Chrissie Wellington did not even discover sport until her early twenties. Now, the civil servant from rural Norfolk is the greatest female endurance athlete on the planet. Here, she describes the sacrifices she has made for ironman triathlon and why they are all worthwhile.
It is rare to hear someone so openly appreciative of their own physique as Chrissie Wellington. “I love my body,” she declares. “I am more than content with it. I take a holistic view and see it not just as the contours of my skin but as the muscles, sinews, bones and everything else. This body has taken me to heights that I never imagined. I do love it, and I don’t mean that in an arrogant way.”
Most 33-year old-women would rather curl up and die than pose, oiled up, in a swimsuit in the middle of a busy café. Not Wellington. She leaps on to a table in the canteen at Birmingham University in front of the gathered students and happily strikes pose after pose for the photographer. You can see why she shows such willing – hers is a body that has been worked on and honed to within an inch of its life. “I’m not flawless,” she says standing, muscular arms akimbo, on the wobbly table. “I have unattractive feet, unruly hair and oversized calves, but I push this body to its absolute limit and it has never let me down.”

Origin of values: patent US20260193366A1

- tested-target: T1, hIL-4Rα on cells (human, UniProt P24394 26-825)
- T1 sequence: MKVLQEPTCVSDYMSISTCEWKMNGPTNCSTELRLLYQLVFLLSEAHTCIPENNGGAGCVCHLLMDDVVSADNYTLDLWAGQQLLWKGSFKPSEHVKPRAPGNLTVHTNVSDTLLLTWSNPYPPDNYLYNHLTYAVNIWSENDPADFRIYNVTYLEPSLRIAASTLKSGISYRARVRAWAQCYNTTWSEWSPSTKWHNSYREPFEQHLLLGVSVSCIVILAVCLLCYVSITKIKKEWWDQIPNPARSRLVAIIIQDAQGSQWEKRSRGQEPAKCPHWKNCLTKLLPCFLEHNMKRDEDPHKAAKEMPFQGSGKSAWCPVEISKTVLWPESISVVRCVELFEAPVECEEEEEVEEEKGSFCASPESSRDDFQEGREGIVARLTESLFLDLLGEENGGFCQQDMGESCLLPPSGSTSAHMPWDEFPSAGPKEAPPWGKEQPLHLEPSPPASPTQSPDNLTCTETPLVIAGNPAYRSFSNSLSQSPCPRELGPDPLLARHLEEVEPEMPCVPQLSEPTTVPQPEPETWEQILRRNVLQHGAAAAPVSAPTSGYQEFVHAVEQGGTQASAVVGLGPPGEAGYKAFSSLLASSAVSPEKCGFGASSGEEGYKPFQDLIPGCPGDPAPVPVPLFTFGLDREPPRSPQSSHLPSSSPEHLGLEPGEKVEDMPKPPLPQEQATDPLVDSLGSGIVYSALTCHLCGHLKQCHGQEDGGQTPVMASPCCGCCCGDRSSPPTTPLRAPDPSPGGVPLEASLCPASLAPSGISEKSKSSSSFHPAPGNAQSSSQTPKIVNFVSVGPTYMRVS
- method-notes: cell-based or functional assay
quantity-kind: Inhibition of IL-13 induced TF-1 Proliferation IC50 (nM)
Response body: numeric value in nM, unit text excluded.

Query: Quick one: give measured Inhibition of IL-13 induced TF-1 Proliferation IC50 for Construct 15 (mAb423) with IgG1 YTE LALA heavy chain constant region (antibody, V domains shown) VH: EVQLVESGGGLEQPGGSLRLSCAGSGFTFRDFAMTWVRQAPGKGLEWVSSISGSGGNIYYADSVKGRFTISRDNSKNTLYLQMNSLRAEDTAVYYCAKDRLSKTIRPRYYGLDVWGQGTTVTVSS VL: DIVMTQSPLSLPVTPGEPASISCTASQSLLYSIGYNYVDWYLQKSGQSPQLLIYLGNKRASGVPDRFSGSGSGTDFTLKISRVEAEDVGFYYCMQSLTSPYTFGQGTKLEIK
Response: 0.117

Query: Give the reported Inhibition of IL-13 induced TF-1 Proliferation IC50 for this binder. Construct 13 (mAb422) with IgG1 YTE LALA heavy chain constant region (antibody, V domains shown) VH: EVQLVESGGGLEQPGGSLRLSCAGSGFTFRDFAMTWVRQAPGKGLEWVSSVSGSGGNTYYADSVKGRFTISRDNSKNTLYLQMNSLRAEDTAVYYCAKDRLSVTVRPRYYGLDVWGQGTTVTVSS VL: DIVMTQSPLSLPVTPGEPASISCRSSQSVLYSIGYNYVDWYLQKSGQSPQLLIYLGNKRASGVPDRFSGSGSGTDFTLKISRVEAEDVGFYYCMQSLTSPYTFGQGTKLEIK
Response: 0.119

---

Wellington is an ironman. That is, her chosen sport is a race which consists of a 3.8km swim, followed by a 180km bike ride, rounded off with a full marathon. It’s one of the most hardcore tests of human endurance there is and comes with associated stories of medical horrors and bleeding athletes crawling over the finish line. She caused a sensation in the sport in 2007 when, in only her first year as a professional athlete, she won the ironman World Championship in Hawaii at her first attempt. Finishing five minutes ahead of the field, she blew her rivals out of the water and left commentators speechless because they had no idea who she was. She has continued to astound – rarely losing, outperforming even top male athletes and pushing her body to feats no one thought possible. She holds all the world records for her sport, wins many of her races by half an hour and is by some distance the greatest female endurance competitor in the world.